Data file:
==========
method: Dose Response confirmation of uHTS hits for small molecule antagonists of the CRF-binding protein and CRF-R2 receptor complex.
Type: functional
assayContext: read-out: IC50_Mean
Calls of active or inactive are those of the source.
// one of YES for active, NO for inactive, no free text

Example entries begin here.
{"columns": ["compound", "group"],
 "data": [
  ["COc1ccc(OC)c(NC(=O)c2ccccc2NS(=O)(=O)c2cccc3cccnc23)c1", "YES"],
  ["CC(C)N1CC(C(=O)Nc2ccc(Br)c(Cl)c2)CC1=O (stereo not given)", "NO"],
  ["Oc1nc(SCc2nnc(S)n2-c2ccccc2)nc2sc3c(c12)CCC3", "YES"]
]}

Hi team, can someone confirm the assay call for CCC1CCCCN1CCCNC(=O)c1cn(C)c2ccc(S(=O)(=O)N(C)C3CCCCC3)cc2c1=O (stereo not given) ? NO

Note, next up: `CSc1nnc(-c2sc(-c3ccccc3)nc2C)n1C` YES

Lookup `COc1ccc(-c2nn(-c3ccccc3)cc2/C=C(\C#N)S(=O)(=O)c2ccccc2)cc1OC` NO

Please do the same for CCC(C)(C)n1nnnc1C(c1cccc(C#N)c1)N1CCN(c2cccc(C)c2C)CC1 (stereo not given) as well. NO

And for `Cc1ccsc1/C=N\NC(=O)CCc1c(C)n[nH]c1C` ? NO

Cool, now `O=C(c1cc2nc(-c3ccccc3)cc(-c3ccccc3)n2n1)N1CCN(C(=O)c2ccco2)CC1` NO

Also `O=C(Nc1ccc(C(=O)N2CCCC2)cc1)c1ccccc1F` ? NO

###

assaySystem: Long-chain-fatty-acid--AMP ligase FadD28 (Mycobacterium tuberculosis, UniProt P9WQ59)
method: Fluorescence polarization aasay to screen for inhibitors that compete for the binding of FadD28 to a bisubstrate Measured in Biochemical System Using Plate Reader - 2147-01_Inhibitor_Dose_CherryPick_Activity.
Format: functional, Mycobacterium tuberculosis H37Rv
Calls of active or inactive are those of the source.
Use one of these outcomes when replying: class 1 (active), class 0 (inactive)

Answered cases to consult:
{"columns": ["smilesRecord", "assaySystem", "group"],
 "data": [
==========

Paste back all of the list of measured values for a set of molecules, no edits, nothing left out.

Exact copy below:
method: Dose Response confirmation of uHTS hits for small molecule antagonists of the CRF-binding protein and CRF-R2 receptor complex.
Type: functional
assayContext: read-out: IC50_Mean
Calls of active or inactive are those of the source.
// one of YES for active, NO for inactive, no free text

Example entries begin here.
{"columns": ["compound", "group"],
 "data": [
  ["COc1ccc(OC)c(NC(=O)c2ccccc2NS(=O)(=O)c2cccc3cccnc23)c1", "YES"],
  ["CC(C)N1CC(C(=O)Nc2ccc(Br)c(Cl)c2)CC1=O (stereo not given)", "NO"],
  ["Oc1nc(SCc2nnc(S)n2-c2ccccc2)nc2sc3c(c12)CCC3", "YES"]
]}

Hi team, can someone confirm the assay call for CCC1CCCCN1CCCNC(=O)c1cn(C)c2ccc(S(=O)(=O)N(C)C3CCCCC3)cc2c1=O (stereo not given) ? NO

Note, next up: `CSc1nnc(-c2sc(-c3ccccc3)nc2C)n1C` YES

Lookup `COc1ccc(-c2nn(-c3ccccc3)cc2/C=C(\C#N)S(=O)(=O)c2ccccc2)cc1OC` NO

Please do the same for CCC(C)(C)n1nnnc1C(c1cccc(C#N)c1)N1CCN(c2cccc(C)c2C)CC1 (stereo not given) as well. NO

And for `Cc1ccsc1/C=N\NC(=O)CCc1c(C)n[nH]c1C` ? NO

Cool, now `O=C(c1cc2nc(-c3ccccc3)cc(-c3ccccc3)n2n1)N1CCN(C(=O)c2ccco2)CC1` NO

Also `O=C(Nc1ccc(C(=O)N2CCCC2)cc1)c1ccccc1F` ? NO

###

assaySystem: Long-chain-fatty-acid--AMP ligase FadD28 (Mycobacterium tuberculosis, UniProt P9WQ59)
method: Fluorescence polarization aasay to screen for inhibitors that compete for the binding of FadD28 to a bisubstrate Measured in Biochemical System Using Plate Reader - 2147-01_Inhibitor_Dose_CherryPick_Activity.
Format: functional, Mycobacterium tuberculosis H37Rv
Calls of active or inactive are those of the source.
Use one of these outcomes when replying: class 1 (active), class 0 (inactive)

Answered cases to consult:
{"columns": ["smilesRecord", "assaySystem", "group"],
 "data": [